When Mother Nature greets the Windy City with beautiful weather (watch out when popular meteorologists like Cheryl Scott of ABC7 say, “Cooler by the lake”), there are plenty of activities to do and shops to see, along with sampling from hundreds of awesome places to eat (but be prepared for slightly higher prices due to Illinois’ rather exorbitant 10 percent state sales tax).

For air travelers, you are around an hour outside of O’Hare Airport and a good 45 minute or so ride (depending on traffic and overall road conditions) from Midway.  Train travelers using either Amtrak or locally with Metra definitely have it made in the shade at Union Station which is located a good two miles away on the west side of the Loop.  From there, you could either hop a short CTA bus ride or take a healthy walk east into the heart of true Shopper’s Paradise along State Street and the always bustling Michigan Avenue.  For Uber passengers, good luck trying to get a good deal because those underground parking lots can be a bear–especially during any weekday from around 7 a.m. to well after 6:30 p.m.

How do I know all this?  I used to travel to Chicago a lot starting way back on Black Friday 1979 to my over two years being employed at a place that sold employment law publications over the phone around the turn of the century.

And from what I have read online about the new arena, it promises to be a really cool experience for the fans.  But for DePaul to come close to their last really great era (which was during the Ray Meyer years of 1979 through 1981 when they were often near the top of the national polls), they have to recruit quality talent and not lose on any local players that decide to bolt to other schools either in-state or at other popular out-of-state schools like Louisville, Michigan State, and Duke.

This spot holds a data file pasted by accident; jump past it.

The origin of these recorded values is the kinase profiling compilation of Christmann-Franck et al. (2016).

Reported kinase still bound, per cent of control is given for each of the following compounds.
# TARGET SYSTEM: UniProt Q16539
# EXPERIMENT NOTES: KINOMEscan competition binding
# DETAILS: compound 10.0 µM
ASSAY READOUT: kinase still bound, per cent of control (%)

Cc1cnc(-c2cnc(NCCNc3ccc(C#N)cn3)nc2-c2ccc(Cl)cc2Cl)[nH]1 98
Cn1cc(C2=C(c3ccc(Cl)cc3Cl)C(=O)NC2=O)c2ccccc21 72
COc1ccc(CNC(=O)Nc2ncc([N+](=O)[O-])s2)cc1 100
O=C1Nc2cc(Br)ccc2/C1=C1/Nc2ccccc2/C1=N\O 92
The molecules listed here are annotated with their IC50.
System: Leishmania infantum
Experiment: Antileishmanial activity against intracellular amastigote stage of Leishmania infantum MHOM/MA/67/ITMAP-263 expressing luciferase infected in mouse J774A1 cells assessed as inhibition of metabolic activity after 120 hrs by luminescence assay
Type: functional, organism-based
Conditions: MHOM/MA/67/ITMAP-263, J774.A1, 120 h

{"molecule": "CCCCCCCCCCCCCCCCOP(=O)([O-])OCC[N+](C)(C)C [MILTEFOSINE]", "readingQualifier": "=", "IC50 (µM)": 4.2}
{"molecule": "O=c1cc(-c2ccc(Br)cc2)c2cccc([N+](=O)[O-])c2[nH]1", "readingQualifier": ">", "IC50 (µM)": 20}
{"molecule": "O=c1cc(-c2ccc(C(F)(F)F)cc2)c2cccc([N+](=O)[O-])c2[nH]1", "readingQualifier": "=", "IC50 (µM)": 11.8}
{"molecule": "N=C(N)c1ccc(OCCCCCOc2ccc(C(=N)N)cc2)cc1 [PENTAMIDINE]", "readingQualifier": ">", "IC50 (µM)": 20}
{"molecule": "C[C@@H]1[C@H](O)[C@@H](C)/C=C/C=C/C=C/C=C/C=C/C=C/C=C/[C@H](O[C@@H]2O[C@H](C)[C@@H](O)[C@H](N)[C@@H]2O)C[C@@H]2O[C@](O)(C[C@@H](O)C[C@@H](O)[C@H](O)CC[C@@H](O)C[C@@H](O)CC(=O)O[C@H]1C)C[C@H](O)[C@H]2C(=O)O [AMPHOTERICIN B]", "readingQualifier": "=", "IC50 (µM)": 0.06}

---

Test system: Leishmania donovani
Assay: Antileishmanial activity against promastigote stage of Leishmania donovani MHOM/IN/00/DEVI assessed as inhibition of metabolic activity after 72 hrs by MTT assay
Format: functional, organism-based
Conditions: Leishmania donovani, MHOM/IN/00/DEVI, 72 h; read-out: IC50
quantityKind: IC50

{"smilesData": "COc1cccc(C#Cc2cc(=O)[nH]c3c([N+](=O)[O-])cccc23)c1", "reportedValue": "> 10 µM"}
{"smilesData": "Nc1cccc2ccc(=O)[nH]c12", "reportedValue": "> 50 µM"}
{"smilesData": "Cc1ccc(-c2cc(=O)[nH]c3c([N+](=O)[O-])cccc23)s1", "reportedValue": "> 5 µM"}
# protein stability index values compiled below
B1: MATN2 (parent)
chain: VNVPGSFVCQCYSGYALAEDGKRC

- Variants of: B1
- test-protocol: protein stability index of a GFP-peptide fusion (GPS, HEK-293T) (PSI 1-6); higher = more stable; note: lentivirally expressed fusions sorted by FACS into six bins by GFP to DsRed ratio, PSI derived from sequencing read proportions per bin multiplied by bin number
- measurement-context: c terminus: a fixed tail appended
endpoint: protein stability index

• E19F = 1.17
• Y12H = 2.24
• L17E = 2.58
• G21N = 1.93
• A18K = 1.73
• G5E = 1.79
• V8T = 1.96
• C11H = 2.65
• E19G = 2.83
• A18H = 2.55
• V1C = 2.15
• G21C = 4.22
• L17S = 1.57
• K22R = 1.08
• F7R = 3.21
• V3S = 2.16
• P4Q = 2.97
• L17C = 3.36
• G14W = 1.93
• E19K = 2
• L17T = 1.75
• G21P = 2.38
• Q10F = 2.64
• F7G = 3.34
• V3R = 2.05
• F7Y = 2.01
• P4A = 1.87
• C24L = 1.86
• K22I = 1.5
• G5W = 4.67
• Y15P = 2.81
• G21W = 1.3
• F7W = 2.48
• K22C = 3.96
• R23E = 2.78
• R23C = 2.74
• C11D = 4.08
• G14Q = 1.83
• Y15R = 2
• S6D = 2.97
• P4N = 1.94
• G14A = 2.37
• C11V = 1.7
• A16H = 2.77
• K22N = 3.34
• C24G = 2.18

Valparaiso Receives Possible Invite to Missouri Valley Conference

Tuesday’s decision was unanimous among nine remaining schools

According to ESPN, CBS Sports Network, and scores of online sites–the Valparaiso Crusaders received an invitation to join the Missouri Valley Conference (MVC).  As most of you know, popular school Wichita State is heading to the American Athletic Conference on July 1.  No word on a decision by the Northwest Indiana school will be made public.

IMHO, I think this would be an excellent fit across all athletic and academic programs in lining up with the Missouri Valley’s core mission as a whole.  Also, this will be a boon as far as coaches, players, fans, and alumni who travel.  Valpo is about a 2 1/2 hour drive (give or take with Chicago traffic at any given minute, day or night) from Loyola and is only two interstates away from hooking up with the Stevenson Expressway (Interstate 55) to hook on to St. Louis and the always crazy Arch Madness during the first weekend of March.

Since Bryce Drew’s winning game-winning trey in the 1998 First Round to take down Mississippi at the Oklahoma City site, Valparaiso has made a bunch of tournament trips but it has not won an NCAA Tournament game in 20 years.

This will be a story I will be monitoring closely in the coming weeks.

Three coaches ink long-term deals

At Minnesota, Richard Pitino (the son of Hall of Fame Coach Rick Pitino in Louisville) signed a contract extension on May 3 keeping him as coach of the Golden Gophers until 2021-2022.  The next day, Leonard Hamilton of rising Florida State inked a deal to stay in Tallahassee for three more seasons.  Finally, on May 10, Nevada will have Eric Musselman continuing to roam the sidelines in Reno after signing a five-year extension through 2021-22.  The Wolfpack are coming off their first NCAA appearance in a decade after achieving 20 wins during this last regular season.

The Pit gets another makeover, in name only

With the recent proliferation of many arenas getting facelifts across the country from Villanova to Northwestern, the University of New Mexico Lobos announced on May 3 that a ten year deal was struck with Dreamstyle Remodeling, a home-remodeling business that operates in four Western states.

According to the Associated Press, this deal marks the largest philanthropic agreement in their athletic department’s history.  Besides the naming rights to The Pit,  it includes contributions to the University of New Mexico’s Business Management School, Performing Arts Center, and children’s hospital.